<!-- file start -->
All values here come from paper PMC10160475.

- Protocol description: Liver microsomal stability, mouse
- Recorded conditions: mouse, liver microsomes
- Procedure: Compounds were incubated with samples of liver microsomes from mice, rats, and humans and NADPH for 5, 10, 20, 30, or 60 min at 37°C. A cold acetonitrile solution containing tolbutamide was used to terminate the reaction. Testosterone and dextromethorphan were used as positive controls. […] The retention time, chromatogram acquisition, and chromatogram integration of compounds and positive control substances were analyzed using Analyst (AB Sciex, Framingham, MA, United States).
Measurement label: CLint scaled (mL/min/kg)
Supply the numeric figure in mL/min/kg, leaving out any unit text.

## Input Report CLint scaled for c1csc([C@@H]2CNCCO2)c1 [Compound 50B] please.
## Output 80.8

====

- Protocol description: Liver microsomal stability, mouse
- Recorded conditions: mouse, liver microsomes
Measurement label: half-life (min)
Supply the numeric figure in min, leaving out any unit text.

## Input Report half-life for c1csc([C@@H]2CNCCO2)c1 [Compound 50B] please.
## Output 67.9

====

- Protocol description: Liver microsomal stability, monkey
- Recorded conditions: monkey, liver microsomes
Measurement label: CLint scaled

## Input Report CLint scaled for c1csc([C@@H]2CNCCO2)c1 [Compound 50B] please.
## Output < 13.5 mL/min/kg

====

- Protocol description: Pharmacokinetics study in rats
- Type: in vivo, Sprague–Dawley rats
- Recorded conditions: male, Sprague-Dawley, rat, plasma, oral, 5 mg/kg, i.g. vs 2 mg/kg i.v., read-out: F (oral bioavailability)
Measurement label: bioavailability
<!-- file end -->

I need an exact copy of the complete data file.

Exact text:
All values here come from paper PMC10160475.

- Protocol description: Liver microsomal stability, mouse
- Recorded conditions: mouse, liver microsomes
- Procedure: Compounds were incubated with samples of liver microsomes from mice, rats, and humans and NADPH for 5, 10, 20, 30, or 60 min at 37°C. A cold acetonitrile solution containing tolbutamide was used to terminate the reaction. Testosterone and dextromethorphan were used as positive controls. […] The retention time, chromatogram acquisition, and chromatogram integration of compounds and positive control substances were analyzed using Analyst (AB Sciex, Framingham, MA, United States).
Measurement label: CLint scaled (mL/min/kg)
Supply the numeric figure in mL/min/kg, leaving out any unit text.

## Input Report CLint scaled for c1csc([C@@H]2CNCCO2)c1 [Compound 50B] please.
## Output 80.8

====

- Protocol description: Liver microsomal stability, mouse
- Recorded conditions: mouse, liver microsomes
Measurement label: half-life (min)
Supply the numeric figure in min, leaving out any unit text.

## Input Report half-life for c1csc([C@@H]2CNCCO2)c1 [Compound 50B] please.
## Output 67.9

====

- Protocol description: Liver microsomal stability, monkey
- Recorded conditions: monkey, liver microsomes
Measurement label: CLint scaled

## Input Report CLint scaled for c1csc([C@@H]2CNCCO2)c1 [Compound 50B] please.
## Output < 13.5 mL/min/kg

====

- Protocol description: Pharmacokinetics study in rats
- Type: in vivo, Sprague–Dawley rats
- Recorded conditions: male, Sprague-Dawley, rat, plasma, oral, 5 mg/kg, i.g. vs 2 mg/kg i.v., read-out: F (oral bioavailability)
Measurement label: bioavailability